The Kiwanis Rodeo is a PRCA ProRodeo Event. We feature the following events…
To compete in bareback riding, the cowboy rides with no rein or saddle, but instead a leather rigging, which looks like a heavy piece of leather with a suitcase style handle. Riding one handed, the cowboy cannot touch the horse with his free hand and, in this event, he will lean way back onto the haunches of the horse for position.
As with saddle bronc riding the mark out rule is in effect –they must have their spurs set above the shoulders when the horse jumps out of the chute or they will be disqualified. The cowboys spur the horse from shoulder to rigging, to make a qualified ride of 8 seconds.
Steer Wrestling requires strength, speed and timing. It is a timed event and cowboys compete against each other and the clock. Competitors start out in the box. The steer wrestler catches up to the steer as quickly as possible, with help from his hazer, another cowboy riding on the other side of the steer to keep him running straight. The wrestler jumps off of his horse and grabs the steer, turning it flat onto the dirt and thus ending the run.
The amount of time it takes him to complete this could be as fast as just 4 seconds.
Team roping is the only team event in rodeo. Like other rodeo events team roping grew out of the ranch chores of the past. Larger cattle would have to be constrained for branding and doctoring by two ropers due to their strength and size. Today, two cowboys (known as the header and the heeler) work together to rope the horns and the back feet of a steer.
The team that finishes the fastest, wins. If they only catch one back leg, they receive a 5-second penalty to their time and if they break the barrier strip-the head start line for the steer, they are penalized 10 seconds.
Saddle Bronc Riding
This event grew naturally out of ranch cowboys breaking wild broncos in the late 1800s to use as working cow horses. Modern saddle bronc riding has a few modifications, mainly in equipment. Saddle Bronc saddles are lightweight and have no saddle horn. Cowboys use a long hack rein, attached to a halter on the horse’s head. Saddle bronc riding relies less on strength and more on timing, finesse and skill of the rider. Riders must hold their boots over the horses shoulder at the first jump from the chute and they must stay on for 8 seconds.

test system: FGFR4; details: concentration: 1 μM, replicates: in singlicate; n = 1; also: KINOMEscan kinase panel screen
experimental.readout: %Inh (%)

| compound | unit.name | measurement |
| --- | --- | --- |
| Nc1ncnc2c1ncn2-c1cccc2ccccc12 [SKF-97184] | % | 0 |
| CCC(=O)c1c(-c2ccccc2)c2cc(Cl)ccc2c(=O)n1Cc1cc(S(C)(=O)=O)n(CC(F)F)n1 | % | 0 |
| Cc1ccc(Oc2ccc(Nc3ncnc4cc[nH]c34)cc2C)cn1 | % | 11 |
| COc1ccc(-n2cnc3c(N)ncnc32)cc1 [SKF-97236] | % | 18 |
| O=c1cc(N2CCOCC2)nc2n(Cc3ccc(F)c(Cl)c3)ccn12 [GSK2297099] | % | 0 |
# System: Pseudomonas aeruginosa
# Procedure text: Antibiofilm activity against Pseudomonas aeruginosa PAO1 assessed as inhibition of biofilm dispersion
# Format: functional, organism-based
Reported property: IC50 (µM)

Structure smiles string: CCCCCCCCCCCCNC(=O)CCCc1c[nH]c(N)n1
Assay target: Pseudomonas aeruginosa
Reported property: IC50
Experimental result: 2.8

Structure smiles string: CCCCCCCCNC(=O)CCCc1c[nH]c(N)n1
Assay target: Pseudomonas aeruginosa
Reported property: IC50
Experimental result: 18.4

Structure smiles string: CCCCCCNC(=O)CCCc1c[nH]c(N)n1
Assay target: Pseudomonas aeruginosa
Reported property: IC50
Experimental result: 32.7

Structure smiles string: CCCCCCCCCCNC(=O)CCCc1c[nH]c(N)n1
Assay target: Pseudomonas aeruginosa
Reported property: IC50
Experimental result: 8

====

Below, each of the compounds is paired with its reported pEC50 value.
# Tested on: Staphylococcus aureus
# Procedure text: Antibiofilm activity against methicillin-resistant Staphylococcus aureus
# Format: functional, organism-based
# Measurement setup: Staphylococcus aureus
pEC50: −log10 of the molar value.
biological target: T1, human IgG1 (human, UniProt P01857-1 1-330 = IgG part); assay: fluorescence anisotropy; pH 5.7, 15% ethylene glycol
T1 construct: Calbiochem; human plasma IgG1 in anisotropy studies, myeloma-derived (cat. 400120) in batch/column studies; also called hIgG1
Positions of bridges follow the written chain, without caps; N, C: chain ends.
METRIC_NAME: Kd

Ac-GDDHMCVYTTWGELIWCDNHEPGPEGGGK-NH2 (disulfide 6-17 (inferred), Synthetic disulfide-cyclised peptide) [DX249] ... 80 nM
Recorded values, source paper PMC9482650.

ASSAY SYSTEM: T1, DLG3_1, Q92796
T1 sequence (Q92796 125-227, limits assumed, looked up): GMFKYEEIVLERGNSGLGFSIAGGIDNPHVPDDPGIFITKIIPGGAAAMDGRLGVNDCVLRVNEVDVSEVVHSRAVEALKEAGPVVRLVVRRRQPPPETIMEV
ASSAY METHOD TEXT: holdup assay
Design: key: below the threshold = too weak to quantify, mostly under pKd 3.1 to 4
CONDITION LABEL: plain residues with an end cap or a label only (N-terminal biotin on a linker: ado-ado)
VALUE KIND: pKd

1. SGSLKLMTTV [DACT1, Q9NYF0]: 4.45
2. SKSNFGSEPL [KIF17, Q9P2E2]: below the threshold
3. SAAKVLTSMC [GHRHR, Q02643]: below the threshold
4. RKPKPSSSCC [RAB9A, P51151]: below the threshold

The cowboy spurs from the front shoulder of the horse back to the skirt of the saddle in an arcing motion. He must constantly lift on the hack rein to keep his seat in the saddle.
Like the steer wrestlers and team ropers, tie-down ropers start in the box ready to compete. The calf is released and the cowboy must ride his horse out of the box quickly, rope it and then dismount. He then sprints to the calf and lays it on its side, called flanking. With a pigging string, usually held in the cowboy’s teeth, he’ll tie up any three of the calf’s legs. The clock stops when the cowboy throws up his hands. Immediately the roper remounts his horse, puts slack in his rope by walking his horse forward and waits 6 seconds for the calf to struggle free.
If the calf gets free of the pigging string, the cowboy gets a “no time” much to his disappointment.
Barrel racing is a timed rodeo event, where the fastest time wins. Cowgirls race their top barrel horses around a cloverleaf pattern of 3 barrels. The riders enter the arena at full speed, quickly rounding each barrel and then exiting where they entered. A laser timer is used registering to a hundredth of a second.
Speed is what it is all about in this event. But if a rider knocks over a barrel, it is a 5-second penalty.
Bull Riding is the most dangerous of all the rodeo events. As with bareback riding and saddle bronc, bull riders ride with one hand and cannot touch the bull with the free hand. Bull riders hang on to a thickly braided rope with a cowbell attached. The cowbell acts as a weight, allowing the rope to safely fall off the bull when the ride is over.
Cowboys can spur for extra points, but just staying on the bull for 8 seconds is the main priority.